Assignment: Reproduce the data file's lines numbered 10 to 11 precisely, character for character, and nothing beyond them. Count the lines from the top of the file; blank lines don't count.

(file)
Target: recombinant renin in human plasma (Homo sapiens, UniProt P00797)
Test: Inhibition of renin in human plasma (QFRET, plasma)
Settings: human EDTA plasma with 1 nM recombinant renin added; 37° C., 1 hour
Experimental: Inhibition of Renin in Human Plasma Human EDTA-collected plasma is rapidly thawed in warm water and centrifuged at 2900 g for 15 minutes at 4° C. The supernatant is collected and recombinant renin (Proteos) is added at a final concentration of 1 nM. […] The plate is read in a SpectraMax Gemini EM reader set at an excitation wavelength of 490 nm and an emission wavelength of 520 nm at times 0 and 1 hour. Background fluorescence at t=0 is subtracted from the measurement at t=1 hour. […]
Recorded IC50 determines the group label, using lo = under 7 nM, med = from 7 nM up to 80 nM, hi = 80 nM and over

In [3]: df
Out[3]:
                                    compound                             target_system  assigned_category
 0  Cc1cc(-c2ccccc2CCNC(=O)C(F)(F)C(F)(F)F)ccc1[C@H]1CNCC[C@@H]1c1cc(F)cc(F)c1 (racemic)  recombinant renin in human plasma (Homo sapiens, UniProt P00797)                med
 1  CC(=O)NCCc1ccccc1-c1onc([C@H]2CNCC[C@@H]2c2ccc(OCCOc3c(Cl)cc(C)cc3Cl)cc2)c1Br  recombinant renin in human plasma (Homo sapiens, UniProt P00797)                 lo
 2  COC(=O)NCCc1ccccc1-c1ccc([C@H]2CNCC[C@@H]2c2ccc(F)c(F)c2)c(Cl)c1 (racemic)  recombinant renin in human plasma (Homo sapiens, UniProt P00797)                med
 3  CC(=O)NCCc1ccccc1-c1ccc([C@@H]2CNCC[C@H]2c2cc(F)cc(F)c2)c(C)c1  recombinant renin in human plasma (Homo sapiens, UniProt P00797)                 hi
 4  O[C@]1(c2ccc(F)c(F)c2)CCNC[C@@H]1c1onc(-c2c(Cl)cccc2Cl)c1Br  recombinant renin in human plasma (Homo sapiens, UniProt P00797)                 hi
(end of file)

 1  CC(=O)NCCc1ccccc1-c1onc([C@H]2CNCC[C@@H]2c2ccc(OCCOc3c(Cl)cc(C)cc3Cl)cc2)c1Br  recombinant renin in human plasma (Homo sapiens, UniProt P00797)                 lo
 2  COC(=O)NCCc1ccccc1-c1ccc([C@H]2CNCC[C@@H]2c2ccc(F)c(F)c2)c(Cl)c1 (racemic)  recombinant renin in human plasma (Homo sapiens, UniProt P00797)                med